When Amazon first launched on-site advertising for authors it was limited to those in the US. Eventually that was rolled out to the UK, and very recently to Germany. And now it seems also to Italy, Spain and France.

Nate Hoffelder at The Digital Reader, and Roger Packer on his indie author blog broke the news that authors will now find in their KDP dashboard the option to pay for promotions in Italy, France and Spain as well as the US, UK and Germany.

It’s great news for those authors who are comfortable with, and can afford, paid advertising, but the general consensus is that that’s a matter of trial and error to get to a point where they start paying off.

For most authors it’s just one more step along the pay-to-play road, where if you want to meaningfully sell on Amazon you have to buy visibility.

For those who know their way around the Amazon Ads system and can afford to pay for both Amazon Ads and simultaneously promotions via sites like Bookbub it means an easy route up the charts.

But isn’t this exactly what indie authors railed against when the self-publishing revolution began? Co-op fees are so unfair, we cried. Let the cream rise to the top on merit, not on who”s got the biggest budget.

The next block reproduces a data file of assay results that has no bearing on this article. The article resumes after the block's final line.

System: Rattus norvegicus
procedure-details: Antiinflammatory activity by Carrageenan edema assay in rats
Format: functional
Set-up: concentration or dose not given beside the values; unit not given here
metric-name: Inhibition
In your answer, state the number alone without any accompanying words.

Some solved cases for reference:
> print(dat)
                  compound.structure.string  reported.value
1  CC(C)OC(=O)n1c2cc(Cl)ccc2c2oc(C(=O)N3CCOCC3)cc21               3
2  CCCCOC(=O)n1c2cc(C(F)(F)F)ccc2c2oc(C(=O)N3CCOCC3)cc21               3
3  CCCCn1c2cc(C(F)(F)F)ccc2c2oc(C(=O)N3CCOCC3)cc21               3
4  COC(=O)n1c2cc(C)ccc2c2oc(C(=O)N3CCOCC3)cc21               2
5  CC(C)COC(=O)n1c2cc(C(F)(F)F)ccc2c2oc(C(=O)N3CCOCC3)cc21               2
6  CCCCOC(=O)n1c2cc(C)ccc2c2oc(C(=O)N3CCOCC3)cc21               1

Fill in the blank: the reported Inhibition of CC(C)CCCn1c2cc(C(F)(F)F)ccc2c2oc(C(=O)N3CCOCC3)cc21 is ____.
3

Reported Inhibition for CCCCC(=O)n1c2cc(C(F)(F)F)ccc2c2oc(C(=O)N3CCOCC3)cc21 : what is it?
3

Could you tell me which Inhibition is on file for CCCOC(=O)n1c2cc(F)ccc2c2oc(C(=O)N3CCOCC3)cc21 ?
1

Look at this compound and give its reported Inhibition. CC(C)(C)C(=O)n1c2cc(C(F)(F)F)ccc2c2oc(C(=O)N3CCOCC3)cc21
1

And personally I must say there was a great deal of satisfaction is seeing a book soar up the charts, displacing bigger names, and knowing not a single penny of paid promotion has been involved. Those were the days.

As Hoffelder says over at The Digital Reader,

You can place an advert on a book via your KDP bookshelf. The advert will be displayed on an Amazon website, making these “adverts” more resemble co-op fees rather than advertising. Authors are, after all, buying pixels on an Amazon website in much the same way that publishers used to buy prime floor space in bookstores.

And Hoffelder ends his piece with a well-made point about how the biggest bookstore chains in the US and UK are going in the opposite direction. Talking about the US, Hoffelder said,

Ironically enough, while Amazon is doubling down on selling you pixels, Barnes & Noble is doing away with co-op fees altogether so they can instead display books customers might want to buy rather than the books that publishers want to sell. (Didn’t Amazon used to put the customer’s desires first?)